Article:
These Cybils Middle Grade Fiction nominees all deal with families. These families might look like your own, or they might be quite different, but the dynamic plays out in a critical way to the plot of these novels, which are each different in tone as well.
Calli Be Gold by Michele Weber Hurwitz
I have to start off by saying what I don’t like about Calli Be Gold. The cover just doesn’t capture it. I think that in general, whether it’s adult books or kids’ books, a photo of a real person sort of turns me off. Now that that is out of the way, let me tell you what I do like about the book.
Calli is the youngest in the Gold family, and to be honest, she doesn’t feel like she fits in very well. Her sister is on a competitive ice skating team, her brother is a basketball star. These activities keep the family on the go, and 11-year-old Calli just tags along. Her mom and dad pressure her to sign up for extra-curriculars, but she doesn’t like any of them. But one day she encounters a young boy under a table at the skating rink (where she has been taken to watch her sister’s practice, of course). He won’t talk to her, but when her 5th grade class is paired up with his 2nd grade class as peer helpers, she chooses to pair up with him. Noah hides under his desk most of the time and tells her he isn’t good at arts and crafts. They don’t always complete the peer assignments in the right way (like the one where they were supposed to make a face out of pasta), but they excel at the connection part.
As I was reading, my heart tugged for Calli as she struggled to please her family yet still remain true to herself. My heart also went out as I related to Calli’s mother who seemed frantic all the time, yet continued to pile more post-its marking activities on the family calendar.
Then she claps her hands and says those words I dread. “C’mon, Calli, chop-chop.”
“Chop-chop” means we have to take my brother or sister somewhere, and I get to sit in the way back of a minivan that hasn’t been washed in a very long time and watch my life whiz past through a grimy, sticky, steamed-up window.” (page 7)
I know I love a book when I’m crying at the end. No they aren’t usually sad tears; they just move me in such a way that they are So Good I Cried.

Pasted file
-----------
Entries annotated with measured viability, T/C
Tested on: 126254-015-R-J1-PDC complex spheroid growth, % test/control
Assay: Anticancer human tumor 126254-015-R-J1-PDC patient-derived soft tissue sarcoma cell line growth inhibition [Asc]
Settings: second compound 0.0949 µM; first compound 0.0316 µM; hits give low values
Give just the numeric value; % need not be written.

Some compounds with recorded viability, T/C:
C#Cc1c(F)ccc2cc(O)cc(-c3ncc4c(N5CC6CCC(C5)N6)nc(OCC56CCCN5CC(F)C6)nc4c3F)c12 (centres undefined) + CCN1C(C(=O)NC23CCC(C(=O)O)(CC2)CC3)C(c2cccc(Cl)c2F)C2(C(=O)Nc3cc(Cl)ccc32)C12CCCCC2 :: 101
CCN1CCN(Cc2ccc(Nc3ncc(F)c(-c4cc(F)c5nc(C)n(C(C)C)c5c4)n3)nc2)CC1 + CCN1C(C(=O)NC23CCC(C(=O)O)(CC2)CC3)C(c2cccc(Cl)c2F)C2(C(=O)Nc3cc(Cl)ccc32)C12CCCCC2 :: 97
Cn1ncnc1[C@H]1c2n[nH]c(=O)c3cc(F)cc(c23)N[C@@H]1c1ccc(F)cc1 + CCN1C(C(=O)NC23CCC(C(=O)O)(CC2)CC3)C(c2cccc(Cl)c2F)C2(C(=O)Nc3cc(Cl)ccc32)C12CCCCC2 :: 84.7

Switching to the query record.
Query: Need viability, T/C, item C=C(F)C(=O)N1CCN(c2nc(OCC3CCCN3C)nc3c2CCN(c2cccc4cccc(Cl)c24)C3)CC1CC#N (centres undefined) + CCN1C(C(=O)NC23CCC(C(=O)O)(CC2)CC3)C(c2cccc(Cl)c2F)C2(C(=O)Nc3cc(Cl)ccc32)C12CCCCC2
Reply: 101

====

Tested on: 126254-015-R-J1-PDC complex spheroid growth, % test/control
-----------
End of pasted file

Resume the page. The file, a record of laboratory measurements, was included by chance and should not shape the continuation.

The Great Wall Of Lucy Wu by Wendy Wan-Long Shang
Lucy is planning for 6th grade to be her best year ever. She’ll finally have her own room, because her perfect sister is going off to college. She soon realizes that her definition of perfect is going to have to be tweaked. Her recently deceased grandmother’s sister Po Po is coming to visit for a few months, and guess where she’s going to be staying? That’s right — Lucy’s room. Lucy holds on to her privacy the only way she can, by building a “great wall” of her desk and bookshelves to divide the room.
What’s more, a Chinese school is starting up and meets on Saturdays. Her parents want her to go, but if she does, she won’t be able to play basketball, which she loves.
This novel hits all the notes so well. From the first page, Lucy’s voice comes across right on target, as she struggles with who she is and who she’s supposed to be (even her own sister calls a “banana,” yellow on the outside, but white on the inside). It’s true that she likes pizza more than traditional Chinese food, and puts her love of basketball ahead of learning Chinese, but that doesn’t mean she’s a traitor to her race, does it?
Lucy indeed learns more about being Chinese as she comes to accept Po Po and herself, just as she is. This is a heartwarming and funny story of friends (and enemies), family, school and basketball. I’ve marked this post with the 5 Star Reads label in honor of this story, but the other two are right up there as well.
Words In The Dust by Trent Reedy
This is a powerful story about an Afghan girl, Zulaikha, who has a cleft palate. She works hard and tries to please her stepmother. She loves her brothers and her sister, but now that her sister is getting married, she thinks more about her future. What will she do when she leaves? There will be more work for her, and she wants to be there for her family, but she also hopes to learn to read like her mother did. And will she ever get married herself when she’s known as “Donkey Face” by the neighborhood boys?
Though set in a war-torn country so different from contemporary America, Zulaikha’s hopes — to be someone, to do something she loves, to be loved and accepted — are common to all. Like many children, she feels helpless and unable to help herself, but in the end, she stands up (respectfully) for what’s important to her. The setting and place adds to the beauty and other-ness of the story.
There are some more mature themes, having to do with the nature of war and the treatment of women, so I’d recommend it to less sensitive kids, probably 5th grade and up (and any adult who is interested in this culture).
Though I am a Round I panelist in this Middle Grade fiction category for the Cybils, my opinions are solely my own and are not meant to reflect the final outcome.
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Though it’s a challenge, Jennifer Donovan can’t imagine one more fun than reading as many of the nominees as she can in this 2 1/2 month timeframe. That’s one reason she doesn’t blog at Snapshot so much anymore.